In January 2005, Dave Shaw was determined to retrieve Deon Dreyer’s body. Dreyer had been dead for ten years, lost 270 meters (885 ft) into Bushman’s Hole in South Africa, but Dave was going to bring his bones back to his family.

He found Deon’s body without a problem and hooked a line to it so he could bring it up safely. When he tried to cover the body with a body bag, though, the head snapped free. The body started to float away, and catching it turned into a vicious struggle.

Dave’s breath sped up. Soon, he was breathing faster than his rebreather could handle. The carbon dioxide it was supposed to filter out was coming back into his lungs, making him confused. His efforts to get Deon into the bag were getting wild and careless, and he was staying at it for too long.

After five minutes, Dave gave up and started swimming up, but his light got snagged on the cave line he’d attached to Deon’s body. Dave tried to get free, but Deon’s body was dragging him down. He panicked, his breath faster than ever. Dave was choking on his own exhalations. Dave passed out and died under the water, next to the body he’d tried to save.

6 The Nutty Putty Cave Collapse


Ryan Shurtz had been trying to save John Jones for 19 hours already that fateful day in 2010. John had gotten himself trapped headfirst and upside down in a narrow passageway in Utah’s Nutty Putty Cave, and Ryan and his team were doing everything they could to get him out. While his men built a pulley system meant to yank John out, Ryan stayed with him, talking to keep him calm.

“I’m sorry I’m so fat,” John said. “It would be so much easier for you guys to get me out of here if I wasn’t so fat.” Ryan promised that he’d be his workout buddy when they got out. For now, the pulley was in place, and they were going to start pulling. John needed to get ready.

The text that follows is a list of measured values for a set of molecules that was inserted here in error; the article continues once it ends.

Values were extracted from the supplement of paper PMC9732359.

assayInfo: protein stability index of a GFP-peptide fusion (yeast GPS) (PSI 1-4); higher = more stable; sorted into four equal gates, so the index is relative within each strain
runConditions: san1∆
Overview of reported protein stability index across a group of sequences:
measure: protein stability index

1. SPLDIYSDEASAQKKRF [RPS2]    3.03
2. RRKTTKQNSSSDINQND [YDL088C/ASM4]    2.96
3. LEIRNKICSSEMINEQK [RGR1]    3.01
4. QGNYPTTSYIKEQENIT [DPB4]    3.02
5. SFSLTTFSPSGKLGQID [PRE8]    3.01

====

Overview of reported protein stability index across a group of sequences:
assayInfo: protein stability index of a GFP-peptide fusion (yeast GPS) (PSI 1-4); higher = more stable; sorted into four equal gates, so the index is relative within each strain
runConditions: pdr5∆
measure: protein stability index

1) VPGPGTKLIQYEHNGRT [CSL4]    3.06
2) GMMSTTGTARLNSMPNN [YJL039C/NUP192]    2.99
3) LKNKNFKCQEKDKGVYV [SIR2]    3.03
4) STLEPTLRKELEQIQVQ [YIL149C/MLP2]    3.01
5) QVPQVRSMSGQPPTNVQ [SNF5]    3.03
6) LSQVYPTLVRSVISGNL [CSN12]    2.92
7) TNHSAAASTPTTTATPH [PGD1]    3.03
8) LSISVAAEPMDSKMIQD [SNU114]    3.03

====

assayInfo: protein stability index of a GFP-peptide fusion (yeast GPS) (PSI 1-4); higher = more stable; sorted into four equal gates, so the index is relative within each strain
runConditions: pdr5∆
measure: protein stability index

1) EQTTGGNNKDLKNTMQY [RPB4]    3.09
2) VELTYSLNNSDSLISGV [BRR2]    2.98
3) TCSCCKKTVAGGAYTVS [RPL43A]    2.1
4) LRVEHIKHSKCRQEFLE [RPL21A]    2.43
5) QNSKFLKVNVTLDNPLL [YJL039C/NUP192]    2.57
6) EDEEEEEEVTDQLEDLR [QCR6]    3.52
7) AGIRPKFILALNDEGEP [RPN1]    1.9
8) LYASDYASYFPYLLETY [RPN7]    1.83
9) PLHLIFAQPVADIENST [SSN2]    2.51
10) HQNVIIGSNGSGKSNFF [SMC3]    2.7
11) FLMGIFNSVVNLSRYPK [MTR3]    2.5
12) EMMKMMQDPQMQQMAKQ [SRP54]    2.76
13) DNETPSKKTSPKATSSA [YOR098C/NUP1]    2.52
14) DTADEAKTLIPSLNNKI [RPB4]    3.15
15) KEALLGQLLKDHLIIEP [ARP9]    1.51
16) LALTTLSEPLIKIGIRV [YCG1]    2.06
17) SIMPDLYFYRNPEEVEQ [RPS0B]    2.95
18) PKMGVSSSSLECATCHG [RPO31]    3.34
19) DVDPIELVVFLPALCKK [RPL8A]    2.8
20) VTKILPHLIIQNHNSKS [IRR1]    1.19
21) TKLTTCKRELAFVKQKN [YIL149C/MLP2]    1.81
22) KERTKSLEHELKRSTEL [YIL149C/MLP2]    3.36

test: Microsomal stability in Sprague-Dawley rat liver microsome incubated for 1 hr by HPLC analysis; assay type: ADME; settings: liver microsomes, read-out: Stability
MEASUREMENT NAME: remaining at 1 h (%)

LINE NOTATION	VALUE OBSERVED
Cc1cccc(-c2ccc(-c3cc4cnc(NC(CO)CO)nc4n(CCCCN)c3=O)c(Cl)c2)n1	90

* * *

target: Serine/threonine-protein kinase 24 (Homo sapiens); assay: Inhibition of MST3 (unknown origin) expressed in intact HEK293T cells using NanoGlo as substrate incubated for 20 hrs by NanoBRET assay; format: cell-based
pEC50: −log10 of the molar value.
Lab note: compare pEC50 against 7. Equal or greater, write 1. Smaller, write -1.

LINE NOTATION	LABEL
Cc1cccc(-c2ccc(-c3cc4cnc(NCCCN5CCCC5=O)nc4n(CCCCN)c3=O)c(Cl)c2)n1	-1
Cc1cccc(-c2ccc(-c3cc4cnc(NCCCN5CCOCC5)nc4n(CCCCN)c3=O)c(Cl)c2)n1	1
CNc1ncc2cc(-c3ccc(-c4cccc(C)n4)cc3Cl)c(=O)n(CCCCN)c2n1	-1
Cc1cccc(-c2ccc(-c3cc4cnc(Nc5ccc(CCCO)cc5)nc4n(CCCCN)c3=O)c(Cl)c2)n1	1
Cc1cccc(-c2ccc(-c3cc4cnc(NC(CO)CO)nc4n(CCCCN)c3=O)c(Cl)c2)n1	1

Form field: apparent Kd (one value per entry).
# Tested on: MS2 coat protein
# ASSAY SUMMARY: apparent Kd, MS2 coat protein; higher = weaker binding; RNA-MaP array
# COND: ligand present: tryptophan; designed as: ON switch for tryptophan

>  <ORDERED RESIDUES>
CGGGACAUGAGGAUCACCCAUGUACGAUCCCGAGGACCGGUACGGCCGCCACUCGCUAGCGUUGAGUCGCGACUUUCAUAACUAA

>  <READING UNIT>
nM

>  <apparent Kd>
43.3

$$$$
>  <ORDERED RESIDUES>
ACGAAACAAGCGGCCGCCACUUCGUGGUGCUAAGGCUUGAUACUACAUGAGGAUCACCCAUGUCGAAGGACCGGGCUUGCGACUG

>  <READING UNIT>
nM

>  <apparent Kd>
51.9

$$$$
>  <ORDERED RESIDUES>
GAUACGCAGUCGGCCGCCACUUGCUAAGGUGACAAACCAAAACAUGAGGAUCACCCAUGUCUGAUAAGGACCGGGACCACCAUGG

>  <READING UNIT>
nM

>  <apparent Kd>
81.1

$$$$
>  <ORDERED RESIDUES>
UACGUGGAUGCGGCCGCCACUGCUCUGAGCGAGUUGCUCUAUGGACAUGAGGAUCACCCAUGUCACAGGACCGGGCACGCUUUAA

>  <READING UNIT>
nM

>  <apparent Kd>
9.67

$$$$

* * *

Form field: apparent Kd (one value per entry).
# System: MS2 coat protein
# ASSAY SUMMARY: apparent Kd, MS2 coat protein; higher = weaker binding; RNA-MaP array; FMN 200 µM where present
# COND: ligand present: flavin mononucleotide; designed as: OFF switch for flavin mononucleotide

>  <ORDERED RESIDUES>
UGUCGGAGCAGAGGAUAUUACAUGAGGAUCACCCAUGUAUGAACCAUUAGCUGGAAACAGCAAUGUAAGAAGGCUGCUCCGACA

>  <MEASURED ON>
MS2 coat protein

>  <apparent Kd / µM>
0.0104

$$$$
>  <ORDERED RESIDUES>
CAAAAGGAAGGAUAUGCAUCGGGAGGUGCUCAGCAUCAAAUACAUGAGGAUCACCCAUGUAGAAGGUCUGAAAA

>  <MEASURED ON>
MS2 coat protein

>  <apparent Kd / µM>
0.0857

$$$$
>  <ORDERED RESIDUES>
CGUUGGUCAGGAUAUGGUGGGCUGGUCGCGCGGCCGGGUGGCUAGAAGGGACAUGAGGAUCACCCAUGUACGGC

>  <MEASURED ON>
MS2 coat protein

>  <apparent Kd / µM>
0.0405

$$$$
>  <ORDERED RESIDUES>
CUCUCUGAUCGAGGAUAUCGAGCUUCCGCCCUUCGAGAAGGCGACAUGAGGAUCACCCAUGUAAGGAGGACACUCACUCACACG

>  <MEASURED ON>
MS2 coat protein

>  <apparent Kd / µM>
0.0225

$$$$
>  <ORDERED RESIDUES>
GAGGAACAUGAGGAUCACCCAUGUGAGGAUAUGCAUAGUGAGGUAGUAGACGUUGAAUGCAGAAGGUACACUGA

When they yanked him up, John shrieked in pain. They gave him a break, Ryan talked him through it, and they pulled again.

This time, though, things got worse. A natural arch through which the rope was fed shattered, and the rope broke. A metal carabiner fell and hit Ryan in the face, causing him to bite his tongue in half. John fell back down the hole.

Ryan had to get out. While blood dribbled out of his mouth, he promised John that he’d be back for him. Ryan’s team helped him escape the collapsing cave, and Ryan’s father went in to take over for him. “We’re going to get you out,” he told the man trapped inside. But John was already unconscious. He would never wake up again.

5 Floyd Collins And Crystal Cave

Sand Cave

Kentuckian Floyd Collins found Crystal cave in 1917, and he was determined to explore every inch of it. For eight years, he squeezed through its passageways—until the day he got trapped.

His lantern had started to flicker, and Collins was trying to get out before he lost light. He was climbing his way up a tight passageway when he knocked a 12-kilogram (27 lb) rock loose. It came crashing down onto his ankle, pinning him in place.

For the next 17 days, rescue teams tried to save him, but nothing they tried worked. In time, they brought in miners to dig a shaft to him, believing the only hope was to make a new way out. While he waited, Collins was becoming a celebrity. Tourists from all around were coming to see his rescue, with hucksters setting up booths to sell food, drinks, and souvenirs.

The mine shaft took too long. On his 18th day in the cave, Collins succumbed to hypothermia, thirst, and hunger.


4 The Cave Creek Disaster

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The group of 17 students who visited New Zealand’s Cave Creek in 1995 didn’t think they were doing anything dangerous. They weren’t exploring narrow pathways; they were on a guided tour, staying on a beaten path designed for tourists.

When they made it to a platform that overlooked a chasm, some of the boys couldn’t help but notice how flimsy it felt. As a joke, they jumped and shook it, marveling at how precariously it seemed to be built.

They figured it was all in fun. In an era of safety regulations, they assumed that it just looked flimsier than it really was—but they were wrong. The platform had been built by men with no experience in engineering. It was meant to be bolted in place, but they’d used nails instead, simply because they didn’t have a drill handy.